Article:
The Chaparrals lost their second game of the season to San Antonio Clark by two points (55-53), then rattled off 37 consecutive victories before meeting No. 28 McKinney in the UIL Class 6A state semifinals. Westlake, which came into the game ranked No. 30, took a 54-53 lead with 19 seconds left in regulation on a field goal by Donovan Santoro and rebounded a missed with eight seconds remaining. McKinney forced a turnover and an erroneous Westlake player jersey miscue and defensive substitution led to a technical foul and a made free throw that sent the game into overtime. In the second overtime, Chaps killed 90 seconds on the game clock and took a timeout with 11.4 seconds remaining, only to have McKinney’s Alex Anamekwe come up with the steal and dunk to end Westlake’s season with a 68-66 loss. It was a gut-wrenching loss, but doesn’t take away from that fact this proud program had another fantastic season. Grid-Hooper Jaden Greathouse, who earned all-state acclaim for coach Robert Lucero, scored a team-high 19 points but fouled out with just under two minutes left in regulation.

47. (BB) Greensboro Day (Greensboro, N.C.) 33-4
The Bengals were gunning for their 12th NCISAA when they faced No. 44 Carmel Christian in the Class 4A title game. Greensboro Day battled valiantly, but had trouble slowing down Carmel Christian’s duo of Logan Threatt and Cade Tyson and eventually fell, 71-66, despite 21 points from Charlotte-bound Nik Graves. Greensboro Day lost by two points to Trinity Academy (Raleigh, N.C.) with the other two losses to talented Dr. Phillips (Orlando, Fla.), which lost to No. 45 Columbus in its state title game, and to No. 7 Calvary Christian Academy. The Bengals were gunning for their first state title since 2018-19 when they won the final of three consecutive championships under veteran coach Freddie Johnson. The 2017 Ballislife National Coach of the Year enters 2022-23 with a 1,137-310 won-loss mark.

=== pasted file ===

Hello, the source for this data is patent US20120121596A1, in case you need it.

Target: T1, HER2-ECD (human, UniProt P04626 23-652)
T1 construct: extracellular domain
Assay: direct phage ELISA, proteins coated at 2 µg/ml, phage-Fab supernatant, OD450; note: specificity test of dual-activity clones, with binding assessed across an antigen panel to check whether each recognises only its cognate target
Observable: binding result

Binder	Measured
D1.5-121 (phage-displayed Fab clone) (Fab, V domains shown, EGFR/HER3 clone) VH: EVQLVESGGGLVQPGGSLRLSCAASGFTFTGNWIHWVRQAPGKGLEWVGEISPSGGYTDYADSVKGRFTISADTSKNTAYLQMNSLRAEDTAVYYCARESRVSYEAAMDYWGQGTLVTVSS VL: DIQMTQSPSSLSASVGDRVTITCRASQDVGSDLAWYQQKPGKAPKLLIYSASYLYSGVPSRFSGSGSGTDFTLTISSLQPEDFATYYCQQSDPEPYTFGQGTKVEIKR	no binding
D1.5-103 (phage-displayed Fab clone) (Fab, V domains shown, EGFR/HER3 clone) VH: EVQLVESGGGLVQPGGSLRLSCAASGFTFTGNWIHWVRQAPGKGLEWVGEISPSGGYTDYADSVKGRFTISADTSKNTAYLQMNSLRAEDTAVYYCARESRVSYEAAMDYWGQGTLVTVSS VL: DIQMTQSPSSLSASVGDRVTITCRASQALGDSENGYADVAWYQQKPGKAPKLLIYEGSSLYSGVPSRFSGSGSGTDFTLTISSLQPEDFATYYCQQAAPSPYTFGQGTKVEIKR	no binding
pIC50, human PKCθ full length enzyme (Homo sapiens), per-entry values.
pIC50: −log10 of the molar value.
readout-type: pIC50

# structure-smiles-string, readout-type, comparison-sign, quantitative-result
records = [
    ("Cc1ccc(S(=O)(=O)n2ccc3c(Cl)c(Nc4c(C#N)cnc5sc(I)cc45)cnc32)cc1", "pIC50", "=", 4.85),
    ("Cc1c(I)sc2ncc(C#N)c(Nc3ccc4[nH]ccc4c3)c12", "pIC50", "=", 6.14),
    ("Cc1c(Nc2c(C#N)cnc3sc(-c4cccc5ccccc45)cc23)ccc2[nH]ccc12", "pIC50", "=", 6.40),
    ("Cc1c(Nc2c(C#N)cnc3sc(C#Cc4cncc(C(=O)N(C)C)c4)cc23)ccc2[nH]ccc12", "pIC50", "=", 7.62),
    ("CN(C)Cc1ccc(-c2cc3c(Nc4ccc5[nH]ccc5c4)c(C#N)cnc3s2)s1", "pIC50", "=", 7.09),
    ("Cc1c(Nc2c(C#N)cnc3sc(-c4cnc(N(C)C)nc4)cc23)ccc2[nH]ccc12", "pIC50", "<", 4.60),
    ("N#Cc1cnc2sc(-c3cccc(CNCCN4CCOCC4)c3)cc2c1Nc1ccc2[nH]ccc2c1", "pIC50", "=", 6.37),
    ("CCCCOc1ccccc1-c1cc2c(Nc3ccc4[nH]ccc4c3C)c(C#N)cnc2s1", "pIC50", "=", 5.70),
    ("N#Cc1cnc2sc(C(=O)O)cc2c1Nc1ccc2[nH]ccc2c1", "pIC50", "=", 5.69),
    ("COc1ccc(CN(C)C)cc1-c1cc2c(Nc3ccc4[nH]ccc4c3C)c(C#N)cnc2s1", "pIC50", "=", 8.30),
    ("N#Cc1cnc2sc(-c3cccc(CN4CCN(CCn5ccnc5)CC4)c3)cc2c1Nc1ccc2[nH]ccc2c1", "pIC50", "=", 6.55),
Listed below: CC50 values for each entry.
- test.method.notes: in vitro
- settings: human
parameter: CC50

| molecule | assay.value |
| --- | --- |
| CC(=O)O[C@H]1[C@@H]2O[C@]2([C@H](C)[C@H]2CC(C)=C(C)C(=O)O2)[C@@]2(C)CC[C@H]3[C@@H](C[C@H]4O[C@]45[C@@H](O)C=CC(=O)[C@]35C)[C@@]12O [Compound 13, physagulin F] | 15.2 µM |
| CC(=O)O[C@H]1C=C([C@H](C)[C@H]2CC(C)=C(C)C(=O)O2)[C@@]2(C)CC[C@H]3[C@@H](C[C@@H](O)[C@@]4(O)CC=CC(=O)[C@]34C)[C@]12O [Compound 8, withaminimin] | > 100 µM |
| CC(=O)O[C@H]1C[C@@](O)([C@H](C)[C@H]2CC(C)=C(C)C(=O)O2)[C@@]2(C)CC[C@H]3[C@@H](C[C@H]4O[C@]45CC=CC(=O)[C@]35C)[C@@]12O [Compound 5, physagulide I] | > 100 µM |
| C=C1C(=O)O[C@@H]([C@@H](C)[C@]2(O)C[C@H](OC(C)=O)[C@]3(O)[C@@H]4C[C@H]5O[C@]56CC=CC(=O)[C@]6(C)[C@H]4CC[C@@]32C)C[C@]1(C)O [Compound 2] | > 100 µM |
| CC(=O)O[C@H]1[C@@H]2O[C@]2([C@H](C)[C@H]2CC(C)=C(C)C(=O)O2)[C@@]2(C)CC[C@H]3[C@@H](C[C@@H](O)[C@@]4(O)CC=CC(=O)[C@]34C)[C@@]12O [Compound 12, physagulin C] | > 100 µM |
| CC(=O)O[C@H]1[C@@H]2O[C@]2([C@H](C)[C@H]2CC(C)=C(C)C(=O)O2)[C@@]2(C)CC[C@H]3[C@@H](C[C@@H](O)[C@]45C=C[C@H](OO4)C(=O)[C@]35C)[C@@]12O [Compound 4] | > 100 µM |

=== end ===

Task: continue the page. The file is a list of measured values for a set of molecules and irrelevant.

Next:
48. (NR) Norcross (Norcross, Ga.) 26-7 
The Blue Devils are FAB 50 ranked for the first time since the 2017-18, when they finished No. 29 after finishing as Georgia High School (GHSA) Class AAAAAAA runner-up. Coach Jessie McMillian’s club finishes ranked lower this time around, but it actually went all the way, capturing the AAAAAAA title with a 58-45 victory over Berkmar (Lilburn, Ga.). In 2018, Norcross was eyeing a GEICO Nationals berth, but this time around as an eligible state champion it was awarded a berth in the inaugural State Champions Invitational. Playing without top player London Johnson (Nike Hoop Summit participant), the Blue Devils fell in the tourney semifinals to No. 36 Auburn, 58-41. The top GHSA teams were not quite as strong compared to recent seasons and we would have gave more considering to inviting NIAA Class 4A champ and No. 14 Liberty. Regardless, Norcross has a memorable playoff run, avenging one of its losses with the state semifinal 75-72 win over Newton (Covington, Ga.) and avenging three previous losses to Berkmar in the final.

49. (NR) Williamston (Williamston, Mich.) 27-0
It was a historic season for the Hornets, which captured their first state title since 1940 with an overtime win over one-loss Catholic Central (Grand Rapids, Mich.), 68-65. Central Catholic entered the Michigan High School Athletic Association (MHSAA) Division 2 title game No. 48 in the FAB 50, but its hopes of a state crown were dashed when the Hornets’ Mason Docks hit the go-ahead 3-pointer in overtime to propel the Lansing area program to an unblemished season in which it won 25 of its 27 games by double-digits. Docks netted a team-high 27 points for the Hornets, who also received 23 points and seven rebounds from all-stater Max Burton. Docks, an all-state guard as a sophomore before spending his junior season in Texas, was named A.P. Division 2 State Player of the Year with averages of 16.2 ppg, 4.8 apg and 3.8 spg.

50. (NR) Volcano Vista (Albuquerque, N.M.) 29-0
It was a dream matchup in the New Mexico Activities Association (NMAA) Class 5A state title game at The Pit in Albuquerque. Las Cruces came into the contest 30-0 and the Hawks stood at 28-0. In was the first matchup of unbeatens in a Class 5A title game since 1998-99 and the winner was likely to end the season FAB 50 ranked. Volcano Vista led 40-30 after three quarters, but Las Cruces gutted it out to send the game into overtime. It was there where Las Cruces’ turnovers and the fouling out of Isaiah Carr finally caught up with them, as the Hawks recorded a 66-55 victory. These two teams also met in the 2017 title game, with Volcano Vista also coming out on top. Led by Ja’Kwon Hill (18.1 ppg, 6 rpg, 5 apg), who had 17 points and seven rebounds in the title game, the Hawks are the first NMAA team to finished FAB 50 ranked since 2002 when Hobbs won the fourth of four consecutive state titles and also finished No. 50.

Ronnie Flores is the national Grassroots editor of He can be reached at [email protected]. Don't forget to follow him on Twitter: @RonMFlores